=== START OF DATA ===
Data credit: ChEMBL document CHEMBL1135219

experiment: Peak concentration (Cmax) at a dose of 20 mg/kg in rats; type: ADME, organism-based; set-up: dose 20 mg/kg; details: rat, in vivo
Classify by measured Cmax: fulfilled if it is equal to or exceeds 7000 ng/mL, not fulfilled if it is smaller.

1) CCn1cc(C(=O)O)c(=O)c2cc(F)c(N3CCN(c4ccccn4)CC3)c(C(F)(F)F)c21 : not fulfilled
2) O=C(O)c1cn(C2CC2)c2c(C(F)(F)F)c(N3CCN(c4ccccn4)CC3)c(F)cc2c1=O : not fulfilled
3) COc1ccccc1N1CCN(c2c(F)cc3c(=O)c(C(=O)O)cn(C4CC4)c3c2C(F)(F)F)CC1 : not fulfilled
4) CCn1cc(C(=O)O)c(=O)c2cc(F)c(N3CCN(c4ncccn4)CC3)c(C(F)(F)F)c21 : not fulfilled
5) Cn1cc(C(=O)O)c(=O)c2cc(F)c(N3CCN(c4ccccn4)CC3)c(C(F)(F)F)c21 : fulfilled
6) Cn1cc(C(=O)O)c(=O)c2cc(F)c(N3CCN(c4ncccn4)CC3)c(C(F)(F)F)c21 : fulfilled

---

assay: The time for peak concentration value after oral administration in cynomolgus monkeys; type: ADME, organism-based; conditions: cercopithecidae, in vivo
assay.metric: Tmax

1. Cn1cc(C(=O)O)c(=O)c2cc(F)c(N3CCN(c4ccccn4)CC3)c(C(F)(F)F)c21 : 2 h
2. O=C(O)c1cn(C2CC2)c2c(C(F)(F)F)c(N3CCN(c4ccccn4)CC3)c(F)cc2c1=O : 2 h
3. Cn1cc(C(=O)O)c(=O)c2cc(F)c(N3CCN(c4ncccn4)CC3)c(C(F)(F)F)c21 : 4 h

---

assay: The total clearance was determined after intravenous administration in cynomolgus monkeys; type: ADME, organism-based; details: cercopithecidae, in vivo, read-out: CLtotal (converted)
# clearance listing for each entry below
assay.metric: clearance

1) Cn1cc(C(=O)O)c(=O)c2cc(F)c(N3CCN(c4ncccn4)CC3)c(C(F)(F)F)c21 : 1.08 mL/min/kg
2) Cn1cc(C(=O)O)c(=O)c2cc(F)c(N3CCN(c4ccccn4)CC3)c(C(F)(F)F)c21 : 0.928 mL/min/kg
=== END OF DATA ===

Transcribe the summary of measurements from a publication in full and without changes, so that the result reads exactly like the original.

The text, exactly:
Data credit: ChEMBL document CHEMBL1135219

experiment: Peak concentration (Cmax) at a dose of 20 mg/kg in rats; type: ADME, organism-based; set-up: dose 20 mg/kg; details: rat, in vivo
Classify by measured Cmax: fulfilled if it is equal to or exceeds 7000 ng/mL, not fulfilled if it is smaller.

1) CCn1cc(C(=O)O)c(=O)c2cc(F)c(N3CCN(c4ccccn4)CC3)c(C(F)(F)F)c21 : not fulfilled
2) O=C(O)c1cn(C2CC2)c2c(C(F)(F)F)c(N3CCN(c4ccccn4)CC3)c(F)cc2c1=O : not fulfilled
3) COc1ccccc1N1CCN(c2c(F)cc3c(=O)c(C(=O)O)cn(C4CC4)c3c2C(F)(F)F)CC1 : not fulfilled
4) CCn1cc(C(=O)O)c(=O)c2cc(F)c(N3CCN(c4ncccn4)CC3)c(C(F)(F)F)c21 : not fulfilled
5) Cn1cc(C(=O)O)c(=O)c2cc(F)c(N3CCN(c4ccccn4)CC3)c(C(F)(F)F)c21 : fulfilled
6) Cn1cc(C(=O)O)c(=O)c2cc(F)c(N3CCN(c4ncccn4)CC3)c(C(F)(F)F)c21 : fulfilled

---

assay: The time for peak concentration value after oral administration in cynomolgus monkeys; type: ADME, organism-based; conditions: cercopithecidae, in vivo
assay.metric: Tmax

1. Cn1cc(C(=O)O)c(=O)c2cc(F)c(N3CCN(c4ccccn4)CC3)c(C(F)(F)F)c21 : 2 h
2. O=C(O)c1cn(C2CC2)c2c(C(F)(F)F)c(N3CCN(c4ccccn4)CC3)c(F)cc2c1=O : 2 h
3. Cn1cc(C(=O)O)c(=O)c2cc(F)c(N3CCN(c4ncccn4)CC3)c(C(F)(F)F)c21 : 4 h

---

assay: The total clearance was determined after intravenous administration in cynomolgus monkeys; type: ADME, organism-based; details: cercopithecidae, in vivo, read-out: CLtotal (converted)
# clearance listing for each entry below
assay.metric: clearance

1) Cn1cc(C(=O)O)c(=O)c2cc(F)c(N3CCN(c4ncccn4)CC3)c(C(F)(F)F)c21 : 1.08 mL/min/kg
2) Cn1cc(C(=O)O)c(=O)c2cc(F)c(N3CCN(c4ccccn4)CC3)c(C(F)(F)F)c21 : 0.928 mL/min/kg